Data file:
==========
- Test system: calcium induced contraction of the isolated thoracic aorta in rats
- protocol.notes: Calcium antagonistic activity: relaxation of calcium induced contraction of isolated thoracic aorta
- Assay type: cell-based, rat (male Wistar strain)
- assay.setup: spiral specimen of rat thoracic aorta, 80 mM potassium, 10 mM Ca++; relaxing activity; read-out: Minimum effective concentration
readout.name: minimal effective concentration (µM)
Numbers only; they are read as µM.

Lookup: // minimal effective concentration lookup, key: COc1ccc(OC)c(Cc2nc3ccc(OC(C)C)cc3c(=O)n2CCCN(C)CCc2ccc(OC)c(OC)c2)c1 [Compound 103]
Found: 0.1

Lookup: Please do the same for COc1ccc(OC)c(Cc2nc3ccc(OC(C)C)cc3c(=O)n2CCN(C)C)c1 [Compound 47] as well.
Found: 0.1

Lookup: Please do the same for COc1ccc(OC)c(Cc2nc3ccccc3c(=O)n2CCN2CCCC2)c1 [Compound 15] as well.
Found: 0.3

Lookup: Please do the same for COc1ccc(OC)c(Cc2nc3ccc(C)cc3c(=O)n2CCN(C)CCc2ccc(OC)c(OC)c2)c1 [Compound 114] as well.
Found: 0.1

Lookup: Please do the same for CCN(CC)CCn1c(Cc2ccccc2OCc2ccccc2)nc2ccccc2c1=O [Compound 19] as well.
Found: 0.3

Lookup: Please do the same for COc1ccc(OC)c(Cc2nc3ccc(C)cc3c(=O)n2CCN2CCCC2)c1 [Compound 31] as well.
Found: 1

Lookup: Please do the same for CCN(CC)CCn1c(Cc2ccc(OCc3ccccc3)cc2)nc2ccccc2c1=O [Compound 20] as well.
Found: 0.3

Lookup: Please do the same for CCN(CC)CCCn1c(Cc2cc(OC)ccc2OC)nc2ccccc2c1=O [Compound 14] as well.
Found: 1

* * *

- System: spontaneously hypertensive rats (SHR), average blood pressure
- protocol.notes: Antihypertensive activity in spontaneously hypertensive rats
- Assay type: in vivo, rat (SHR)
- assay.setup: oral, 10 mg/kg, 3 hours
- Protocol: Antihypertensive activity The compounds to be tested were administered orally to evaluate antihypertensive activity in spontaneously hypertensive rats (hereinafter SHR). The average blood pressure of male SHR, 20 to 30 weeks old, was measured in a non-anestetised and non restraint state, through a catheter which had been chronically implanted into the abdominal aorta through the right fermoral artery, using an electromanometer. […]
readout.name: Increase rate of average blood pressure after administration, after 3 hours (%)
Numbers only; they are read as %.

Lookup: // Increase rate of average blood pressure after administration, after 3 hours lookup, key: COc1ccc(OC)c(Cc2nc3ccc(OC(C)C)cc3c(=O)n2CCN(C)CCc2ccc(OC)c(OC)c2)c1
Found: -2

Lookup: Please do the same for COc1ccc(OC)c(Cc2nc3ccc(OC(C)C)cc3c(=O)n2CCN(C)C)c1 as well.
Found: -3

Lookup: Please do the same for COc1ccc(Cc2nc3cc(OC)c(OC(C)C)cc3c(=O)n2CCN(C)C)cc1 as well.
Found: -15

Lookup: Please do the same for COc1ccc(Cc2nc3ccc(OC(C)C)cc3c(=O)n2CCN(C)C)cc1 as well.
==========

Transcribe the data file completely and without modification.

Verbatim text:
- Test system: calcium induced contraction of the isolated thoracic aorta in rats
- protocol.notes: Calcium antagonistic activity: relaxation of calcium induced contraction of isolated thoracic aorta
- Assay type: cell-based, rat (male Wistar strain)
- assay.setup: spiral specimen of rat thoracic aorta, 80 mM potassium, 10 mM Ca++; relaxing activity; read-out: Minimum effective concentration
readout.name: minimal effective concentration (µM)
Numbers only; they are read as µM.

Lookup: // minimal effective concentration lookup, key: COc1ccc(OC)c(Cc2nc3ccc(OC(C)C)cc3c(=O)n2CCCN(C)CCc2ccc(OC)c(OC)c2)c1 [Compound 103]
Found: 0.1

Lookup: Please do the same for COc1ccc(OC)c(Cc2nc3ccc(OC(C)C)cc3c(=O)n2CCN(C)C)c1 [Compound 47] as well.
Found: 0.1

Lookup: Please do the same for COc1ccc(OC)c(Cc2nc3ccccc3c(=O)n2CCN2CCCC2)c1 [Compound 15] as well.
Found: 0.3

Lookup: Please do the same for COc1ccc(OC)c(Cc2nc3ccc(C)cc3c(=O)n2CCN(C)CCc2ccc(OC)c(OC)c2)c1 [Compound 114] as well.
Found: 0.1

Lookup: Please do the same for CCN(CC)CCn1c(Cc2ccccc2OCc2ccccc2)nc2ccccc2c1=O [Compound 19] as well.
Found: 0.3

Lookup: Please do the same for COc1ccc(OC)c(Cc2nc3ccc(C)cc3c(=O)n2CCN2CCCC2)c1 [Compound 31] as well.
Found: 1

Lookup: Please do the same for CCN(CC)CCn1c(Cc2ccc(OCc3ccccc3)cc2)nc2ccccc2c1=O [Compound 20] as well.
Found: 0.3

Lookup: Please do the same for CCN(CC)CCCn1c(Cc2cc(OC)ccc2OC)nc2ccccc2c1=O [Compound 14] as well.
Found: 1

* * *

- System: spontaneously hypertensive rats (SHR), average blood pressure
- protocol.notes: Antihypertensive activity in spontaneously hypertensive rats
- Assay type: in vivo, rat (SHR)
- assay.setup: oral, 10 mg/kg, 3 hours
- Protocol: Antihypertensive activity The compounds to be tested were administered orally to evaluate antihypertensive activity in spontaneously hypertensive rats (hereinafter SHR). The average blood pressure of male SHR, 20 to 30 weeks old, was measured in a non-anestetised and non restraint state, through a catheter which had been chronically implanted into the abdominal aorta through the right fermoral artery, using an electromanometer. […]
readout.name: Increase rate of average blood pressure after administration, after 3 hours (%)
Numbers only; they are read as %.

Lookup: // Increase rate of average blood pressure after administration, after 3 hours lookup, key: COc1ccc(OC)c(Cc2nc3ccc(OC(C)C)cc3c(=O)n2CCN(C)CCc2ccc(OC)c(OC)c2)c1
Found: -2

Lookup: Please do the same for COc1ccc(OC)c(Cc2nc3ccc(OC(C)C)cc3c(=O)n2CCN(C)C)c1 as well.
Found: -3

Lookup: Please do the same for COc1ccc(Cc2nc3cc(OC)c(OC(C)C)cc3c(=O)n2CCN(C)C)cc1 as well.
Found: -15

Lookup: Please do the same for COc1ccc(Cc2nc3ccc(OC(C)C)cc3c(=O)n2CCN(C)C)cc1 as well.